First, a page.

Surveys are a powerful way to get objective information on a certain topic. If you’re a business, conducting a successful survey can give you insight of who your customers are, what they like, and how they think. If you’re a human resources department, you can do a survey to find out how your employees are doing, if they’re satisfied and what you can do to improve that satisfaction.
Unfortunately, not everyone is an expert at running them. Sure, you can write all the questions you want and give it to as many people as you can but even this is not enough to run a successful survey. In this article, we share with you some best practices for making your survey a successful one.
1. Network ahead of time
Before you launch a survey, you should already have a network of people to get onboard with the survey. There’s no point in creating a well-written survey when there’s no one to answer it so months before the survey, build your network and tell people about what you do. Develop these relationships and then let them know how this survey can help you and them too! People will be more keen to participate when the purpose of the survey is to benefit a product or service that they’re likely to use in the future.
2. Have realistic expectations
When doing a survey, you can’t expect everyone to respond to it. That’s why in the beginning, it’s important to have a realistic survey response rate expectation. For example, out of the 1000 people you have chosen, how many answers do you think will give you a methodically sound representation of a certain viewpoint? 500? 800? Think it over. You don’t want to get disappointed when response rates aren't 100%, but you still want to be able to make important decisions with confidence.
3. Know your target audience
Another factor to consider is your target audience. This is a key issue when trying to promote your survey, develop relationships, provide incentives, and wording the survey questionnaire. You want to know what mediums they are likely to use, what incentives will make them want to participate, and what language they can easily understand. Speaking in your target audience’s language will make them more likely to participate which means more answers for you to help with your decision-making. These factors heavily impact the success of your survey so keep this in mind before launching a survey.
4. Make each question count
You don’t want to waste the participant’s time so make sure that each question in your survey counts. Figure out what information you want to collect from the survey, write it down, and create the survey questions based on that. Then arrange those questions in logical order. Respondents don’t want to answer a survey that’s too long, is poorly worded, and bounces from one topic to another. It has to be clear and flow smoothly so plan your questions carefully before releasing them.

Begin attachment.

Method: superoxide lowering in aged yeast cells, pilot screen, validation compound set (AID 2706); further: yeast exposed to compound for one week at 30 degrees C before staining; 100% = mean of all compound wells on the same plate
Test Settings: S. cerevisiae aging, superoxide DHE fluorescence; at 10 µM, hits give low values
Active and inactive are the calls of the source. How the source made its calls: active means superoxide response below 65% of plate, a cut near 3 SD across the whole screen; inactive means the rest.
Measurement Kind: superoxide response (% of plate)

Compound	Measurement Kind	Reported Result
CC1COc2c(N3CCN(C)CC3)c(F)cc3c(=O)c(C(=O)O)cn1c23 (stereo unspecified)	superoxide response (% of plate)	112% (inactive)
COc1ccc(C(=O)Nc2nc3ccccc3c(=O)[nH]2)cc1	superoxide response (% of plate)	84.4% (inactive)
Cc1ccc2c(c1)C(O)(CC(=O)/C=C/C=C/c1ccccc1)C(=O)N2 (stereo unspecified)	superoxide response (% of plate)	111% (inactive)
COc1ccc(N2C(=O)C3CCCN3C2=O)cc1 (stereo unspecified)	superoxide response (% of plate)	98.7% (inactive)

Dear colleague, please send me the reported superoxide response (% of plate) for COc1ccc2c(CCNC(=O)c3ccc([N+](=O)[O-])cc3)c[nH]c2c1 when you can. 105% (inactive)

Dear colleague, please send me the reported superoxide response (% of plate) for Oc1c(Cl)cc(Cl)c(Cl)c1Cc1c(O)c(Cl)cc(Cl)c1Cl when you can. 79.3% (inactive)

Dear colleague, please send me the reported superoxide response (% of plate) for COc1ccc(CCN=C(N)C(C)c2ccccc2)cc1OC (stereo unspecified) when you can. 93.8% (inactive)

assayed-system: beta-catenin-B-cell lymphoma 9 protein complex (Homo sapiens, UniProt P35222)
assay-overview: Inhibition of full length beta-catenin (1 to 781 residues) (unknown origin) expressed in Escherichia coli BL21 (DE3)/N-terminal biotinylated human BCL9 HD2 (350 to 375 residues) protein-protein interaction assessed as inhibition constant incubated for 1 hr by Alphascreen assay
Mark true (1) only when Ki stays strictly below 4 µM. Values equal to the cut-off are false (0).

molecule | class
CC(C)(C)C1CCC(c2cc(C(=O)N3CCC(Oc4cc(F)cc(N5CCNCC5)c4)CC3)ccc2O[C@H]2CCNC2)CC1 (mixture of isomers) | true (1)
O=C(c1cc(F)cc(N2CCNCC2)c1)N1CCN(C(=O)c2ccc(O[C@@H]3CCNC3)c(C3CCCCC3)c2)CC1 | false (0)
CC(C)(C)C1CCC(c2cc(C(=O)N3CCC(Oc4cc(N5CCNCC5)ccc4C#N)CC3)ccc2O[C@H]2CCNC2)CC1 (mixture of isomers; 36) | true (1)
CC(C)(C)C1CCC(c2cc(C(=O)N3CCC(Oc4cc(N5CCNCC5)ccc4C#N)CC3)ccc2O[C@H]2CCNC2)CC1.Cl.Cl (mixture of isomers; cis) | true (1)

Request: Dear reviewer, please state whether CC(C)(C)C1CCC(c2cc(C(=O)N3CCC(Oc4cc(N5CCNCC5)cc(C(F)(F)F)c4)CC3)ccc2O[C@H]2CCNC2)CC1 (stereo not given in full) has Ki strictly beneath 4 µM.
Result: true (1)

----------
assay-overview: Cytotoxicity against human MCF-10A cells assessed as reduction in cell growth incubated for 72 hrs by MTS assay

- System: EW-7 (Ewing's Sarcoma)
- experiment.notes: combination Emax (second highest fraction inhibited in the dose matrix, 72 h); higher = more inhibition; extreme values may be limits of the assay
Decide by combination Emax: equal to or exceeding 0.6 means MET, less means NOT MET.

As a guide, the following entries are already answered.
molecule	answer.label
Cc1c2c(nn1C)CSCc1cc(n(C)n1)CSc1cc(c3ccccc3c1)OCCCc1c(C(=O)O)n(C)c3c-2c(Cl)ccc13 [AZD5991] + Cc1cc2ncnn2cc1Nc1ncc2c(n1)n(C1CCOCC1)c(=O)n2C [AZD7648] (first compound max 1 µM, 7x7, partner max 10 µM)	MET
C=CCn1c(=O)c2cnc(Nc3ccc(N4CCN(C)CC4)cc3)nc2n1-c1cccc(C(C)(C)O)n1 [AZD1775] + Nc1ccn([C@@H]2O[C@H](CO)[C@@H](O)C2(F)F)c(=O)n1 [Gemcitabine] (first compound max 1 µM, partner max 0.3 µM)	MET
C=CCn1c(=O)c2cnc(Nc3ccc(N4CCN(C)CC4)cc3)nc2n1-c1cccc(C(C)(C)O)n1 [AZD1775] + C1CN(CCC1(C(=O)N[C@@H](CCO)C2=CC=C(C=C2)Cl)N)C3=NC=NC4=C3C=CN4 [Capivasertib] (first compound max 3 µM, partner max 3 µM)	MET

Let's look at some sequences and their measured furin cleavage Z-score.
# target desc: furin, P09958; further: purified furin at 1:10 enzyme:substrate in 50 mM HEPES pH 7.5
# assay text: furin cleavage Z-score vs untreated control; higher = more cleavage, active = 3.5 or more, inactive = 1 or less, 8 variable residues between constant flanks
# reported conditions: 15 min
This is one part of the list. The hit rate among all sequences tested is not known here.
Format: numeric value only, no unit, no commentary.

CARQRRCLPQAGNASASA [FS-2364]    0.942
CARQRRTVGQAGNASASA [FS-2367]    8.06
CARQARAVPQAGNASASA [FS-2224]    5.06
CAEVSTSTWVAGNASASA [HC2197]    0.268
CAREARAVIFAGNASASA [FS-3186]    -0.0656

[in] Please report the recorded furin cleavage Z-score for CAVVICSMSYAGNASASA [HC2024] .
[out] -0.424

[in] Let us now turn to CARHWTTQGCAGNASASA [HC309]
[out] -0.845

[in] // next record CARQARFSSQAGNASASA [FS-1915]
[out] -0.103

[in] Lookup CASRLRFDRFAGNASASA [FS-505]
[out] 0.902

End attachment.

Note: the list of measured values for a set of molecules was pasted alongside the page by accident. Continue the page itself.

5. Provide all necessary information
Aside from writing clear questions, you should also be providing clear information about the survey. Tell the participant ahead of the time that the information and answers they provide will be confidential. This makes them more likely to be honest with their answers giving you more accurate data for your research.
Also, let them know how long the survey will take and provide instructions for how to answer the survey. Certain types of survey questions such as rank order questions or likert-type scales can be quite confusing so explain how each question should be answered. If you don’t address this from the beginning, you may get inaccurate answers which defeats the whole purpose of the survey.
6. Follow up
After doing all the steps we mentioned above, you still didn’t get the response rate you were hoping for. So what do you do? Follow up of course! Before even launching the survey, you should already have a follow up plan. How will you deal with unread emails? What about survey questionnaires that some participants didn’t bother finishing? What do you do with those? How will you follow up with these people (call, email, chat?) and how frequent are you going to do it before you stop?
On the other side of the spectrum are participants who expect a follow up. Many times, when a survey asks for personal information such as the respondent’s name, email address, and telephone number, they expect you to get in touch with them after. Have a system set up for this so they are well aware of what to expect from you after the survey. Even a simple thank-you email will suffice.
What other tips can you suggest? Share them in the comments below!